Mental Health and Wellbeing Support in the Scottish Fire and Rescue Service
5. Creation of a Destigmatised, Positive and Inclusive Mental Health and Wellbeing Culture Within the SFRS
89. The SFRS acknowledges within its Mental Health Strategy that ‘there has been a perceived degree of stigma attached to mental ill health’. Stigma is rooted in a lack of understanding; the Service has committed to tackle this through main streaming and awareness raising. During interviews we asked whether the SFRS has been successful in destigmatising mental health within the Service. Replies to this were in the main positive, with interviewees saying that they could acknowledge varying degrees of perceived progress regarding destigmatisation. There was an acknowledgment that this process was ongoing and that work remained to be done. In this regard the Service is making progress against its stated aim.
90. This destigmatisation appears in part to be because of the resources and effort that the SFRS has brought to bear over the years of the Mental Health Strategy being live. There was also a general acknowledgement that there is a societal shift in awareness of mental health and wellbeing issues and an acceptance that these need to be tackled to prevent harm to people and colleagues. This societal and Service shift has resulted in a workforce who are generally, although not universally, open to talking with friends, work colleagues and health care professionals about mental health and wellbeing.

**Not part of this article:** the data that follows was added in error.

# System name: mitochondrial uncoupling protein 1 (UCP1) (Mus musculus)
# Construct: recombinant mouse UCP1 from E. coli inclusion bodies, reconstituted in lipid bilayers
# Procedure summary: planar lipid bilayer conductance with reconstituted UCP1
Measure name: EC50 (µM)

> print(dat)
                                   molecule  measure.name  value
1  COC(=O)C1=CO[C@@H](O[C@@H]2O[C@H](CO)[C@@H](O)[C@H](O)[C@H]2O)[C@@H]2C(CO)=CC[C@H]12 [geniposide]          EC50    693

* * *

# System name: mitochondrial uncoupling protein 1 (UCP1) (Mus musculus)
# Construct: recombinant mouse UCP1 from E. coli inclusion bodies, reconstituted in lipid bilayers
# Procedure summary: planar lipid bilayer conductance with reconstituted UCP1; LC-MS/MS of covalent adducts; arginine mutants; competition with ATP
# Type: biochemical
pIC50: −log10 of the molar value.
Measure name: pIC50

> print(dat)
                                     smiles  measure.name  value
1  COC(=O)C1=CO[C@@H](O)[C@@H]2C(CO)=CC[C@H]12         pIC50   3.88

Good Practice 13: The application of resources to SFRS processes and initiatives has resulted in a reduction in perceived mental health stigma within staff groups across the Service.
91. There were important factors that became obvious as potential drivers for this openness such as working on a Watch that offers peer support, receiving social support from friends and family and the demographics of the interviewees that we met with. The age and gender of interviewees appeared to be particularly important in this regard. The role of the WC as a mental health advocate was again noticeably important in how they manage the Watch and make it a fertile place for positive discussions and conversations. We have discussed these issues further within this report.
92. Another key question that was asked during interviews was concerning the language that is used in mental health and wellbeing discourse and whether it is conflated with mental illness. Mental health refers to a person’s state of emotional and psychological wellbeing, and it can be both positive and negative. Mental illness refers to a wide range of medically diagnosed conditions that affect a person’s thinking, feeling and behaviour. We asked interviewees to consider whether, in their opinion, mental health and wellbeing and mental illness are considered to be the same thing or if a degree of separation in the language surrounding them was required to assist with removing stigma. In general, they agreed that the challenges of mental health were different from those of mental illness, and that their conflation can add an extra layer of complexity which attracts stigma and makes it more difficult for them to be as open as they perhaps could be when discussing the topic.